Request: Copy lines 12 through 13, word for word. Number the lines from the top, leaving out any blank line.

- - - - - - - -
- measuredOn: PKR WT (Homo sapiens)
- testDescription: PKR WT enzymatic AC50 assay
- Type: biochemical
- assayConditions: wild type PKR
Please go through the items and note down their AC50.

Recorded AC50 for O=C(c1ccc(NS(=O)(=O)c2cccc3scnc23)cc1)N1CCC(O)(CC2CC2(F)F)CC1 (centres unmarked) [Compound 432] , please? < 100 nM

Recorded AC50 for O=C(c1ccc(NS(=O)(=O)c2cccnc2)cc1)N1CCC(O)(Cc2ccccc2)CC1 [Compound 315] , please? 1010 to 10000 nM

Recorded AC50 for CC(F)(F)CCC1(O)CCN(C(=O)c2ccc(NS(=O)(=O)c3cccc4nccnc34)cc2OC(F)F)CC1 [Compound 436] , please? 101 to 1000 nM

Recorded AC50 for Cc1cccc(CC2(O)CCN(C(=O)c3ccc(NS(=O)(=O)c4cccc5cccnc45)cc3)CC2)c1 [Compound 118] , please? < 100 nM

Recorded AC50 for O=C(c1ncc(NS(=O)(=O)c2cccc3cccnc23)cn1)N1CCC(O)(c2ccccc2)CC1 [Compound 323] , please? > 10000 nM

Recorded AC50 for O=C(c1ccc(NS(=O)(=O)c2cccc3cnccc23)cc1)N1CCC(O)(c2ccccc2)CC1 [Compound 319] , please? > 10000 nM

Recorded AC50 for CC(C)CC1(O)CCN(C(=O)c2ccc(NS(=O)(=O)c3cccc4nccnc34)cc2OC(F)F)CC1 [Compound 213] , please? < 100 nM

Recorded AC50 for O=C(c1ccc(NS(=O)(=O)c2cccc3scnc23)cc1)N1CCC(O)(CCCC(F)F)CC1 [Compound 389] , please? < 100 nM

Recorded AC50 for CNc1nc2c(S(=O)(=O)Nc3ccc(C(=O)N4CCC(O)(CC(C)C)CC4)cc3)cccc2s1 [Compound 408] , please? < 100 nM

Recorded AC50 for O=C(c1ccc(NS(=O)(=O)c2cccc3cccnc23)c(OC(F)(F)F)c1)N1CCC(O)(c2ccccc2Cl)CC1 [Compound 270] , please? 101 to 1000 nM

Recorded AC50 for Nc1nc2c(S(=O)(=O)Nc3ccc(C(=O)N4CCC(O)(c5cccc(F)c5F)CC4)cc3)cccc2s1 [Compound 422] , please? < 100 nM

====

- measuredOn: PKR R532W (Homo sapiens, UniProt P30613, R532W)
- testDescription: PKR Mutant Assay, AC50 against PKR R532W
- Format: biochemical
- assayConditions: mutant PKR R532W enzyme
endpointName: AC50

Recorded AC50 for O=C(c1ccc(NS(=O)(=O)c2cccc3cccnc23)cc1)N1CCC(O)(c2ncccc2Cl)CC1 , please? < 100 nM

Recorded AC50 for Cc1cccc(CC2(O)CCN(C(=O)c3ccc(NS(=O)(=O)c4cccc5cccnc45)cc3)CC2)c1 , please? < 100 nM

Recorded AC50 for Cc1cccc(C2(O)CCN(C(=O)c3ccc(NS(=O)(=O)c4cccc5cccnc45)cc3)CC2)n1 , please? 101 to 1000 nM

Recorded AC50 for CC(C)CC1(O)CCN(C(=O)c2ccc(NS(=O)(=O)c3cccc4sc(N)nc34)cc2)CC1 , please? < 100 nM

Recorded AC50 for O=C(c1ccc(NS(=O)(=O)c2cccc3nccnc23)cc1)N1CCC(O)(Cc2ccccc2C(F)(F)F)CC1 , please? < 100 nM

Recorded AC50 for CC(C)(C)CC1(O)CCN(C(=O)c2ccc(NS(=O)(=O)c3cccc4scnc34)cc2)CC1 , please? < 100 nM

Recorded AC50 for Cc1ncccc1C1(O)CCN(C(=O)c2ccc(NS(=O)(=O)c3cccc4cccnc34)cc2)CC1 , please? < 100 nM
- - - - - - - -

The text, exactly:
Recorded AC50 for CC(C)CC1(O)CCN(C(=O)c2ccc(NS(=O)(=O)c3cccc4nccnc34)cc2OC(F)F)CC1 [Compound 213] , please? < 100 nM

Recorded AC50 for O=C(c1ccc(NS(=O)(=O)c2cccc3scnc23)cc1)N1CCC(O)(CCCC(F)F)CC1 [Compound 389] , please? < 100 nM